The point of dispute revolves around this statement from Kenneth:

. . . Elsewhere, conversely, in other instances on this blog you draw lines of discontinuity within the tradition which are far too premature.

Of course it is hard to offer much defense against this, since Kenneth doesn’t cite any solid examples; but I get his point.

This all gets at the nub of what this blog is about; viz. identifying a wrinkle, a substantial nuance within the ‘Reformed/Calvinist’ tradition. My operating assumption is that there is most certainly a competition of sorts within the ‘Reformed’ tradition. It is too easy to say that I prematurely draw lines of discontinuity between apparently competing movements within the ‘Calvinist tradition’. Of course the burden is to demonstrate that there in fact is a mutually exclusive trajectory at work within the Calvinist tradition; one that is at odds, and does not cohere with what we know of the ‘Reformed tradition’ today (e.g. Westminster).

It seems, according to Kenneth’s comments, that he accepts the methodology and premises at work in Richard Muller’s work. I like to think of Muller’s approach as analogous to a steamroller. I say this because the way Muller presents things, is that what we have in the Protestant Reformation (magesterial and post) is this “movement” that incorporates all kinds of strands and trajectories (Thomist, Augustinian, Nominalist, etc.) — except of course, the ‘Scotist trajectory’. Muller says:

. . . Beyond the issue of medieval background, there is also the issue of the ongoing examination, discussion, appropriation, and rejection of Aristotle and Aristotelianism in the philosophy and theology of the Renaissance, Reformation, and post-Reformation eras. It is simply not the case that, at the moment of Luther’s protest against Aristotle, Aristotle and Aristotelianism disappeared from the map of European intellectual history or were universally banned from the thought-world of the Reformation. Whatever one decides about the implication and result of Luther’s early attack on Aristotle, there remains a history of Aristotelianism in the universities and in the thought of the Protestant as well as the Roman Catholic world both during and after the Reformation. That is a fact of history-to ignore it is to prejudice the analysis of period.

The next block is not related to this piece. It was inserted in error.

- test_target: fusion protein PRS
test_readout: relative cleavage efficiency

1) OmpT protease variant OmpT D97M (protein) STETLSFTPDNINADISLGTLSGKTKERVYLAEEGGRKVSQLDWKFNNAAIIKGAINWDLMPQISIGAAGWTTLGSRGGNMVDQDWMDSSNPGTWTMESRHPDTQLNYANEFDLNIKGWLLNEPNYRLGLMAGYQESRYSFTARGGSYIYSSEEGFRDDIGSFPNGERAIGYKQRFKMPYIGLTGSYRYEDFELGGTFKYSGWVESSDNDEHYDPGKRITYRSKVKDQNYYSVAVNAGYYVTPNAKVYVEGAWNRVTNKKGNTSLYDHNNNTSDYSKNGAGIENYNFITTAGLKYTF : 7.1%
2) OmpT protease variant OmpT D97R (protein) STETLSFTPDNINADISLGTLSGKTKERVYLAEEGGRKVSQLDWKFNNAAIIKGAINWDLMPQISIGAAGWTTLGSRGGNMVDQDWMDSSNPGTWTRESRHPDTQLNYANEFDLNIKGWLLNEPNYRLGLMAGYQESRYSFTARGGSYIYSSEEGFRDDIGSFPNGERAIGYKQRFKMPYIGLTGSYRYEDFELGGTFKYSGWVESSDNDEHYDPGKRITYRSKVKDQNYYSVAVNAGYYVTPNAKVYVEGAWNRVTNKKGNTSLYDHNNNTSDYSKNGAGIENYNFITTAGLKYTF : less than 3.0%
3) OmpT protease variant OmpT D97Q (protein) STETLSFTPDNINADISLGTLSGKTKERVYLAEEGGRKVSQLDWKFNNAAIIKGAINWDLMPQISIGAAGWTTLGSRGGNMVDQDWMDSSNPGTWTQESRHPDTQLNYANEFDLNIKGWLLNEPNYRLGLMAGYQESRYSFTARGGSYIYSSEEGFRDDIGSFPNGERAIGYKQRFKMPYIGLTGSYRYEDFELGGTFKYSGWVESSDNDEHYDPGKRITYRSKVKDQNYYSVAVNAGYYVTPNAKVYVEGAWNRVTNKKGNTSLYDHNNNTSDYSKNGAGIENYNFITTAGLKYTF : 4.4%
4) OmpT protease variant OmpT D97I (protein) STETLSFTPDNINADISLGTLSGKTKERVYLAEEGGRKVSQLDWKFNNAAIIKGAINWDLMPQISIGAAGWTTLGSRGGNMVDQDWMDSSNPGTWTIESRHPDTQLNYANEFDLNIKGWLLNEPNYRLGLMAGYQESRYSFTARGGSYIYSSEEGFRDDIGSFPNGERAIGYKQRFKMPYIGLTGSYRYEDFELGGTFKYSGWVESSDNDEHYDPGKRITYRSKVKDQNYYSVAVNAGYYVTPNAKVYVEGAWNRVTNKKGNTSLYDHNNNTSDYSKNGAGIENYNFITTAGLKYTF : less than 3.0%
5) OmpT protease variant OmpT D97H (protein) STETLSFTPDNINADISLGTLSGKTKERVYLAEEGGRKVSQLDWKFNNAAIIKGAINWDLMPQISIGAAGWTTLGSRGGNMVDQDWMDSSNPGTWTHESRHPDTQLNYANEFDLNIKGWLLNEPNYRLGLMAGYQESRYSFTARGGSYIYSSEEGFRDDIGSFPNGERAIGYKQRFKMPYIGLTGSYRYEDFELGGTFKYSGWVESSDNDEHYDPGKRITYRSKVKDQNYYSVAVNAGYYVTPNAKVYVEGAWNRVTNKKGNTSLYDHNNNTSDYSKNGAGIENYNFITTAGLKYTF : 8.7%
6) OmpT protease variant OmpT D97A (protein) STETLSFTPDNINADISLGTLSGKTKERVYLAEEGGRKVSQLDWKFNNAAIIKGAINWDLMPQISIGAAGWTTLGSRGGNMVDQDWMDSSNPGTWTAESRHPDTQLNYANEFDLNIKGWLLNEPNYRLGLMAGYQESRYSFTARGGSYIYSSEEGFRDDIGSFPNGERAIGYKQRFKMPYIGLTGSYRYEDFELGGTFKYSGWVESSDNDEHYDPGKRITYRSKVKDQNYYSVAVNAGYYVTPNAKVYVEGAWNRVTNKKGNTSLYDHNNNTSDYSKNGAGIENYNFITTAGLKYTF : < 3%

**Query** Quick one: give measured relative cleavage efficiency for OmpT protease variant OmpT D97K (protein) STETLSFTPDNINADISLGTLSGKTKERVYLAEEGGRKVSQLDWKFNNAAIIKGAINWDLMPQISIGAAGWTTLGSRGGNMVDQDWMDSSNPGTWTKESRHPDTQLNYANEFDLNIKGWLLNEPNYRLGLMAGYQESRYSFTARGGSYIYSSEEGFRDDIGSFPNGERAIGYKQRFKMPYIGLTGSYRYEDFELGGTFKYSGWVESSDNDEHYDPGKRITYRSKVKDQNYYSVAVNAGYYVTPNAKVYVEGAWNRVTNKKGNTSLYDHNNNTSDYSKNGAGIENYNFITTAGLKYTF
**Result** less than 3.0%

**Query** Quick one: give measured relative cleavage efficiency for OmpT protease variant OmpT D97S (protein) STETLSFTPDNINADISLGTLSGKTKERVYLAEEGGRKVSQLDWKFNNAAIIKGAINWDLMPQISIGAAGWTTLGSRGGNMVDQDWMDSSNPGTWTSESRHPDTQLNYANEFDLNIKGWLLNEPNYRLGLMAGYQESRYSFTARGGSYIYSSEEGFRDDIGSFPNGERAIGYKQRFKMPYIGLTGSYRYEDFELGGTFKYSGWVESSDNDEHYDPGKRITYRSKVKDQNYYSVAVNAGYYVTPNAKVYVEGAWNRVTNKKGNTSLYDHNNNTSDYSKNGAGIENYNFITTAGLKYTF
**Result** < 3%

Here he is responding to a former prof of mine (Ron Frost) in a dispute they had in the Trinity Journal. While there certainly is a ‘Reformed’ tradition, to frame it the way that Muller (and then Kenneth apparently) does is to misrepresent the material divergence within this broader Reformed tradition. Muller, as illustrated in the quote, frames the history of this whole ‘Reformed’ tradition as represented by its Aristotelian/Thomistic/Scholastic form. This is not correct, this is to misrepresent the ‘Reformed tradition’; it is to misrepresent by failing to identify substantive distinctives represented by the continuum that we call the ‘Reformed tradition’.